B.        The award does not fail to draw its essence from the master agreement.

 

The Agency asserts that the Arbitrator misinterpreted Article 7 when he found that nothing in the master agreement required the grievant to request additional official time after the Agency denied her initial request.[21]  Specifically, the Agency insists that Article 7 allows for supplemental official-time requests and “suggests” that employees should submit them.[22]  Yet, the Agency does not identify any specific language in Article 7 – and none is apparent – that requires employees to file supplemental requests.  Accordingly, the Agency fails to demonstrate that the Arbitrator’s interpretation of Article 7 is irrational, implausible, unfounded, or in manifest disregard of the parties’ agreement, and we deny the Agency’s essence exception.[23]

 

C.        The award is not contrary to law.

 

The Agency contends that the award is contrary to § 7131 of the Federal Service Labor-Management Relations Statute (the Statute)[24] and the Back Pay Act (the Act)[25] on various grounds, which we address separately below.  The Authority reviews questions of law de novo.[26]  In doing so, the Authority determines whether the arbitrator’s legal conclusions are consistent with the applicable standard of law.[27]  Absent a successful nonfact exception, challenges to an arbitrator’s factual findings or evaluation of the evidence, including the weight to be accorded such evidence, do not establish that an award is contrary to law.[28]

 

1.         The Arbitrator’s interpretation of the parties’ agreement is not contrary to § 7131(d) of the Statute.

 

The Agency argues that the award “makes it patently impossible for the Agency to comply with the reasonableness requirements” of § 7131(d) because the Arbitrator found that the parties’ agreement did not require the grievant to submit a supplemental request for official time.[29]  In the Agency’s view, the award establishes “that any amount of [official] time requested by Union [r]epresentatives would be per se reasonable, and that management was not in a position to question the reasonableness of a request.”[30]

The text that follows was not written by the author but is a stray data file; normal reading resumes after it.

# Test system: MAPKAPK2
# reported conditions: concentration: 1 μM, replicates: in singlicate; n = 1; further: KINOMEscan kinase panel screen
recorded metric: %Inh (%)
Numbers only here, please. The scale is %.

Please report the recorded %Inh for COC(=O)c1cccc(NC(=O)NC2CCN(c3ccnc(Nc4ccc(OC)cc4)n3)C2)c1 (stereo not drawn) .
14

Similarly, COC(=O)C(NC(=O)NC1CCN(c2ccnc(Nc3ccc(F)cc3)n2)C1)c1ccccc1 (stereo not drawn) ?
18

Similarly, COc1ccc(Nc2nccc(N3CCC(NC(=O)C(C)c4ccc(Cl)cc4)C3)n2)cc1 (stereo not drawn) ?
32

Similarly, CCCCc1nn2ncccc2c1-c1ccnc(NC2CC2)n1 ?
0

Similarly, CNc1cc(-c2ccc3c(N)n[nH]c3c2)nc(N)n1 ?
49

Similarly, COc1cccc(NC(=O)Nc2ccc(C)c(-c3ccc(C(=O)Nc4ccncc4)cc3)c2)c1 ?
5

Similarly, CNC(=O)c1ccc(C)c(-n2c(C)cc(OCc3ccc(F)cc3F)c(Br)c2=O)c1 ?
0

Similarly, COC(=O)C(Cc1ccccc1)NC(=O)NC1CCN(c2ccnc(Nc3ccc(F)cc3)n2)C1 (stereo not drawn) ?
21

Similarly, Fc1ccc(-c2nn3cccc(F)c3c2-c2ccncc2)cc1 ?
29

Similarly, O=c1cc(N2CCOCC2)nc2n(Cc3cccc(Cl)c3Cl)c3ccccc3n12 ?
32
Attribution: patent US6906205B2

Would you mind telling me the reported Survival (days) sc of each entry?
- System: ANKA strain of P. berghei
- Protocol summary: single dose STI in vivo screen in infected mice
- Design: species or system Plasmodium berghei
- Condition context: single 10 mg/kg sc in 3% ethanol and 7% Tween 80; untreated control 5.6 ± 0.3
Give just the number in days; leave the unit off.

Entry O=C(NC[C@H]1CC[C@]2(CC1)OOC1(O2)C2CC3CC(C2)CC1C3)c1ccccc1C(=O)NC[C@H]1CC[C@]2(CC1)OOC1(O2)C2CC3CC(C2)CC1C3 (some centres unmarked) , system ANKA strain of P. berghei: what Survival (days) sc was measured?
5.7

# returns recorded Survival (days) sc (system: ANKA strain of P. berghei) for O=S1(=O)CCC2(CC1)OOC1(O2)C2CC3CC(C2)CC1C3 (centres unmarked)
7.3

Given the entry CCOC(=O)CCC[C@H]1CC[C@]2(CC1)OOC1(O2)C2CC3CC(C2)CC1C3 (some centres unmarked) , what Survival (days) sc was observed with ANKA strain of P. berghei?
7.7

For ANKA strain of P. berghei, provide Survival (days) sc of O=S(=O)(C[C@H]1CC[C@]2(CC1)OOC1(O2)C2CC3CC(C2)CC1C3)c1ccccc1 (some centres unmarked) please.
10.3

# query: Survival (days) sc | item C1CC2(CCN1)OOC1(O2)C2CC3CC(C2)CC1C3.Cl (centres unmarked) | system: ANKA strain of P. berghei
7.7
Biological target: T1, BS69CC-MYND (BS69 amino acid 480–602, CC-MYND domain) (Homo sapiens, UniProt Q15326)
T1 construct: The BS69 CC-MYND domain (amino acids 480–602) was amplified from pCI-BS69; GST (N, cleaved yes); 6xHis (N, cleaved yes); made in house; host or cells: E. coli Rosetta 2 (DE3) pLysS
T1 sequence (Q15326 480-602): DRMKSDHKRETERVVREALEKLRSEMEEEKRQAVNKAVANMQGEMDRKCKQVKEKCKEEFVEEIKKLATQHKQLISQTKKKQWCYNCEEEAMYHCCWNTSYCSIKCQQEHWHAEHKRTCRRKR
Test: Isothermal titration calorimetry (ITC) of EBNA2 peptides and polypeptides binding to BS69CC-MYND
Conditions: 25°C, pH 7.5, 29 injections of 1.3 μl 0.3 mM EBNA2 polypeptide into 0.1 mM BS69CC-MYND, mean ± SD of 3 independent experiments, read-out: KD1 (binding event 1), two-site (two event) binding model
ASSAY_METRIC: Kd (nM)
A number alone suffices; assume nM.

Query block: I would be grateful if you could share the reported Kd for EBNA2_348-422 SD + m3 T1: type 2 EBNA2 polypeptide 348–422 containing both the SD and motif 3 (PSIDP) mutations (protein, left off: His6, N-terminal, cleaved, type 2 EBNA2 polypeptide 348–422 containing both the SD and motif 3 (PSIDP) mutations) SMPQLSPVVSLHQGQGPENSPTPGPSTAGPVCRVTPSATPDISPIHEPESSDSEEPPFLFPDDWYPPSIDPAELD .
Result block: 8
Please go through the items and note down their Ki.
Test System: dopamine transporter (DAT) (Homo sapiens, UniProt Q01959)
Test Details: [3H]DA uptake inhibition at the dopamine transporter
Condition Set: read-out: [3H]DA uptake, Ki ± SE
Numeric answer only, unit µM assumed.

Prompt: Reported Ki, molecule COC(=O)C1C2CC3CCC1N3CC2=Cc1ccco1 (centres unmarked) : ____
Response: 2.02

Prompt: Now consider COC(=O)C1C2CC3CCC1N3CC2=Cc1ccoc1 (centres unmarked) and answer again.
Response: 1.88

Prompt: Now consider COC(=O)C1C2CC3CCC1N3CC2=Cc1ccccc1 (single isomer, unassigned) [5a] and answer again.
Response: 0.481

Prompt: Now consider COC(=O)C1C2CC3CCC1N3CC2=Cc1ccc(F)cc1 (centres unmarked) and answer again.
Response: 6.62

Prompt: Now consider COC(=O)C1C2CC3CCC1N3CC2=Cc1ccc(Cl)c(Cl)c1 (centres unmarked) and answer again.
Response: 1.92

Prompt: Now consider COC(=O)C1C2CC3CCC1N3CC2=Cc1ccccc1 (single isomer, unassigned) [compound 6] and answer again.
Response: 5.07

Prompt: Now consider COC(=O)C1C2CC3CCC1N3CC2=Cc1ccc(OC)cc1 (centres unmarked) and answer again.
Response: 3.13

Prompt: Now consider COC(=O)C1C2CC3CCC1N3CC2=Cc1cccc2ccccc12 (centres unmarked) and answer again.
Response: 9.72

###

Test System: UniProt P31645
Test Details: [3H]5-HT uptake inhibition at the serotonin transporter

Once parties have agreed to procedures governing official time under § 7131(d) of the Statute, whether a party has complied with the agreement is a matter of contract interpretation for the arbitrator, unless the provision is unenforceable.[31]  In its exception, the Agency offers its own interpretation[32] of § 7131(d) but does not allege that the parties’ official time provision, Article 7, is inconsistent with § 7131(d).  And as noted above, the Agency has not demonstrated that the Arbitrator’s interpretation of Article 7 fails to draw its essence from the parties’ agreement.[33]  Accordingly, we deny the exception.[34]

 

2.         The Arbitrator’s backpay remedy is not contrary to the Statute or the Act.

 

The Agency asserts that the Arbitrator’s awarded remedy of two hours backpay at the grievant’s straight-time rate is contrary to law, for several reasons.[35] 

 

First, the Agency argues that the backpay remedy is contrary to § 7131(d) of the Statute because “the Arbitrator did not make a finding, and the record does not support, that the [g]rievant performed official[-]time activities on nonduty time.”[36]  However, the Arbitrator explicitly found that the grievant used two hours of personal leave for representational activities “directly related” to the activities she performed on official time.[37]  The Agency’s disagreement with the Arbitrator’s factual findings on this issue does not provide a basis for finding that the award is contrary to law.[38]

 

Next, the Agency contends that its denial of official time did not result in a “withdrawal of pay, allowances, or differentials” warranting backpay.[39]  The Authority has held that “where official time authorized by the provisions of a collective[‑]bargaining agreement is wrongfully denied and the representational functions are performed on nonduty time, [§] 7131(d) entitles the aggrieved employee to be paid at the appropriate straight-time rate for the amount of time that should have been official time.”[40]  Here, the Arbitrator awarded backpay based on his finding that the grievant performed two hours of representational activity while on personal leave because the Agency wrongfully denied official time.[41]  Consequently, the Agency fails to demonstrate that the backpay remedy is contrary to the Act, and we deny the exception.[42]